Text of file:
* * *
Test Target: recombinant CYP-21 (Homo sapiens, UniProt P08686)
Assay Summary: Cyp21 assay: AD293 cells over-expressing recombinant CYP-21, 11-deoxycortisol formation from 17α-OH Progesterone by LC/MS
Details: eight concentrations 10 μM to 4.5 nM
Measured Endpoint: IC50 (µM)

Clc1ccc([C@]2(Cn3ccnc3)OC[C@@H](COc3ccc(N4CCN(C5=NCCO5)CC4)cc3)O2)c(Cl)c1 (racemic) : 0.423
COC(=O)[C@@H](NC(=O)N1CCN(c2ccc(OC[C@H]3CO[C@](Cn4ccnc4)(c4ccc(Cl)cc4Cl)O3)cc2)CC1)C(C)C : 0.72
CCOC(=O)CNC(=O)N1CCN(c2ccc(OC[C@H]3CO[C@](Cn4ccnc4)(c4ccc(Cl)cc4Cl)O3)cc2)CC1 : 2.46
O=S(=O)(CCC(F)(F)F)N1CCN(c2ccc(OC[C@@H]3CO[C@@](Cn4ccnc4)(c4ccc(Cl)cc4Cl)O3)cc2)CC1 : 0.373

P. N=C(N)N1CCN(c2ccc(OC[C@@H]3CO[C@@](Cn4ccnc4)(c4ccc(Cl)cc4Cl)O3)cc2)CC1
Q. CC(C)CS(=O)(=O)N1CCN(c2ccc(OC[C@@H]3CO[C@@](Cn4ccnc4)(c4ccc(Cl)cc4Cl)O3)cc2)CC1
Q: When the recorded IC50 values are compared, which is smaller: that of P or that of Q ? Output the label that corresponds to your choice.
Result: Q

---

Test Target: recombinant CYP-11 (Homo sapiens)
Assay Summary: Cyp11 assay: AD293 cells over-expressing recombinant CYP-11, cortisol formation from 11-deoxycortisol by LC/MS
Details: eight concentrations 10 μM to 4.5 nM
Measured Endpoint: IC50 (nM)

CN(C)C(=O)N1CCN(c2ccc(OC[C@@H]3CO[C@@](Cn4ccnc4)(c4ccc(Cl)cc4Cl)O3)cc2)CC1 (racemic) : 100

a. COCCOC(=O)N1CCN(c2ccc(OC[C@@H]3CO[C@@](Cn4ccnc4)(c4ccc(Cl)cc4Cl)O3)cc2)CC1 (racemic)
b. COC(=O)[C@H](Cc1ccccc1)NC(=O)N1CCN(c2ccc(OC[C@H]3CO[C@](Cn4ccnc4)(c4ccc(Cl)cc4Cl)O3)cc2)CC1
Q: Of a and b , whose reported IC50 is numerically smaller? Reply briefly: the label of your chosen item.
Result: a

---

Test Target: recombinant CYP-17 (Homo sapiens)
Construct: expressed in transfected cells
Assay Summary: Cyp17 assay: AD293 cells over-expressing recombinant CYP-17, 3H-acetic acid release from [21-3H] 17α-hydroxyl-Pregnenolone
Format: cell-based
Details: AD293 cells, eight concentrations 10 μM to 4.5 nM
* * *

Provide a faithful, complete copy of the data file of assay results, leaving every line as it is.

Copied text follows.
Test Target: recombinant CYP-21 (Homo sapiens, UniProt P08686)
Assay Summary: Cyp21 assay: AD293 cells over-expressing recombinant CYP-21, 11-deoxycortisol formation from 17α-OH Progesterone by LC/MS
Details: eight concentrations 10 μM to 4.5 nM
Measured Endpoint: IC50 (µM)

Clc1ccc([C@]2(Cn3ccnc3)OC[C@@H](COc3ccc(N4CCN(C5=NCCO5)CC4)cc3)O2)c(Cl)c1 (racemic) : 0.423
COC(=O)[C@@H](NC(=O)N1CCN(c2ccc(OC[C@H]3CO[C@](Cn4ccnc4)(c4ccc(Cl)cc4Cl)O3)cc2)CC1)C(C)C : 0.72
CCOC(=O)CNC(=O)N1CCN(c2ccc(OC[C@H]3CO[C@](Cn4ccnc4)(c4ccc(Cl)cc4Cl)O3)cc2)CC1 : 2.46
O=S(=O)(CCC(F)(F)F)N1CCN(c2ccc(OC[C@@H]3CO[C@@](Cn4ccnc4)(c4ccc(Cl)cc4Cl)O3)cc2)CC1 : 0.373

P. N=C(N)N1CCN(c2ccc(OC[C@@H]3CO[C@@](Cn4ccnc4)(c4ccc(Cl)cc4Cl)O3)cc2)CC1
Q. CC(C)CS(=O)(=O)N1CCN(c2ccc(OC[C@@H]3CO[C@@](Cn4ccnc4)(c4ccc(Cl)cc4Cl)O3)cc2)CC1
Q: When the recorded IC50 values are compared, which is smaller: that of P or that of Q ? Output the label that corresponds to your choice.
Result: Q

---

Test Target: recombinant CYP-11 (Homo sapiens)
Assay Summary: Cyp11 assay: AD293 cells over-expressing recombinant CYP-11, cortisol formation from 11-deoxycortisol by LC/MS
Details: eight concentrations 10 μM to 4.5 nM
Measured Endpoint: IC50 (nM)

CN(C)C(=O)N1CCN(c2ccc(OC[C@@H]3CO[C@@](Cn4ccnc4)(c4ccc(Cl)cc4Cl)O3)cc2)CC1 (racemic) : 100

a. COCCOC(=O)N1CCN(c2ccc(OC[C@@H]3CO[C@@](Cn4ccnc4)(c4ccc(Cl)cc4Cl)O3)cc2)CC1 (racemic)
b. COC(=O)[C@H](Cc1ccccc1)NC(=O)N1CCN(c2ccc(OC[C@H]3CO[C@](Cn4ccnc4)(c4ccc(Cl)cc4Cl)O3)cc2)CC1
Q: Of a and b , whose reported IC50 is numerically smaller? Reply briefly: the label of your chosen item.
Result: a

---

Test Target: recombinant CYP-17 (Homo sapiens)
Construct: expressed in transfected cells
Assay Summary: Cyp17 assay: AD293 cells over-expressing recombinant CYP-17, 3H-acetic acid release from [21-3H] 17α-hydroxyl-Pregnenolone
Format: cell-based
Details: AD293 cells, eight concentrations 10 μM to 4.5 nM